The Intelligence Community (IC) has all the electronic communications in the domestic arena (or a meaningful portion it and the intention to getting all of it); but IC officials are not going to state in blunt terms that the surveillance system is approaching or has already become complete and omnipresent.  But they are pushing for metadata as the legal tool and public face of their methodologies.  They use (or may eventually use) the complete data set to examine a target and the metadata set to charge the target in court.  That is, as far as I can tell, what metadata is really about.  Ironically, Inglis in a sense reveals their hand when he said "That's not how these programs work". 

Reuters openly reports this very argument regarding parallel construction and the DEA.  The DEA also receives NSA tips, which enable further parallel construction.  Indeed, NSA, CIA, and the IRS all allegedly share intelligence, which also illustrates the power and use of parallel construction.  Total electronic surveillance is powerful; and intelligence and law enforcement officials unsurprisingly want it.  But American need to provide their consent.  That has not happened to date.

(In a larger sense, it's worth noting the surveillance state is likely as much about offensive, political objectives as defensive, strategic objectives.  For instance, emptywheel has noted that the NSA conducts infiltration - in other words creating and accessing strategic informants and other assets.  I'll further argue in A Wisdom-less Society that surveillance is very much if not completely about social control as Snowden argued.)  


* For a comprehensive, evidence based portrayal of the NSA's technological capacity see this ProPublica piece.

** Admittedly, I am simplifying matters; Jewel v. NSA and is not a metadata case; and many important cases remain open.  Also, as far as I can tell, the Intelligence Oversight and Surveillance Reform Act - the reform offered by Senators Wyden, Udall, Blumenthal, and Paul - is not (at face value) metadata legislation.  Nor is the USA Freedom Act - the reform offered by Senator Leahy and Representative Sensenbrenner.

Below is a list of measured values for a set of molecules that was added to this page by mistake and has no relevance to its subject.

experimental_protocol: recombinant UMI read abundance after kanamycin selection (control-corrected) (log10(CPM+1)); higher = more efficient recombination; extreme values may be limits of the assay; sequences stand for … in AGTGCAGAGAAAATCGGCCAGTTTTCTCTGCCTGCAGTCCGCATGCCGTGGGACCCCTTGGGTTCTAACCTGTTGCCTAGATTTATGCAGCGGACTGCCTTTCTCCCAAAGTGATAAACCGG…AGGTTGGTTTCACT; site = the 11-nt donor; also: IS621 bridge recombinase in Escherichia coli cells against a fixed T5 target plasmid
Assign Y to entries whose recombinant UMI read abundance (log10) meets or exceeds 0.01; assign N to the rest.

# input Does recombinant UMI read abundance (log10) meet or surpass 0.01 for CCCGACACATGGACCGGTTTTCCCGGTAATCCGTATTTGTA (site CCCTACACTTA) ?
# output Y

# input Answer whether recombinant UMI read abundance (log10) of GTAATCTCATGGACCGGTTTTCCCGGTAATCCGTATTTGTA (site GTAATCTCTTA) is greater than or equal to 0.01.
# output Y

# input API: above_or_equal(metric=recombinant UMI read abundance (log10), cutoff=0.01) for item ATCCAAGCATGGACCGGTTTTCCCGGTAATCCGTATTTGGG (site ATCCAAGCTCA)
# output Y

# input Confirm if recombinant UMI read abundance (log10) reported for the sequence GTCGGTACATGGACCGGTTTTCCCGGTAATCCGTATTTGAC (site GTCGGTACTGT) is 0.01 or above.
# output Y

*** Former FBI Director Robert Mueller in 2011: "We put into place technological improvements relating to the capabilities of a database to pull together past emails and future ones as they come in so it does not require an individualized search."  Former NSA senior executive and whistleblower Thomas Drake in 2012: "[T]he NSA has chosen to seize and save all personal electronic communications."  Former FBI agent Tim Clemente in May: "There's a way to look at digital communications in the past.  And I can't go into to detail of how that's done or what's done.  I can tell you that no digital communication is secure."  Snowden in June: "[T]he reality is this: if an NSA, FBI, CIA, DIA, etc analyst has access to query raw SIGINT databases, they can enter and get results for anything they want.  Phone number, email, user id, cell phone handset id (IMEI), and so on - it's all the same.  The restrictions against this are policy based, not technically based, and can change at any time.  Additionally, audits are cursory, incomplete, and easily fooled by fake justifications."

**** What exactly is a 'When are you going to start, stop beating your wife'-kind of question?  As it turns out Clapper is clearly alluding to an exchange between former Director of Central Intelligence Richard Helms, American journalist Daniel Schorr, and another reporter.

As shared (on page 57) in Challenging the Secret Government by Kathryn Olmstead, Helms says to Schorr: "I must say, Mr. Schorr, I didn't like what you had to say on some of your broadcasts on this subject.  I don't think it was fair, and I don't think it was right.  As far as I know, the CIA was never responsible for assassinating any foreign leaders."  

Another reporter asks if the CIA had discussed assassinations.  Helms: "I don't know whether I've stopped beating my wife, whether you've stopped beating your wife.  In government, there are discussion of practically everything under the sun."  "Of assassinations?"  The report quipped.  Helms: "Of everything!"

I'm really not sure what to make of all this beating-of-wives talk.  But it strikes me (no pun intended) as meaningful.  Without getting to far afoot and at the risk of myself being cute, one gets the impression that Clapper is subconsciously or even consciously admitting that he is in an abusive relationship with the American people and maybe even doesn't really give a shit.  If it conscious, you have to respect the boldness of it all.  Some have suggested that, in Clapper's decision to say he has "great respect for Senator Wyden", he was in fact saying in code that he has no respect for him.  More on that in Power and Illusions.

As it turns out and as many people know, the CIA had indeed helped to assassinate Patrice Lumumba, the first democratically elected Prime Minister of the Republic of Congo, and others.  The Church Committee brought this subject to light precisely because of the work of reporters like Daniel Schorr.

***** Just to complete this discussion: according to ProPublica, three other cases exist in relation to Section 215 and Section 702 - one where no one was charged with crimes and two others where additional law enforcement methods played the key role; emptywheel takes this view as well - see bullet two.  emptywheel also confirms that Moalin is the primary achievement under metadata phone record collecting under Section 215.  It is worth noting that the NSA very well may have more cases from the 54 of value to present to the public - related to Section 702.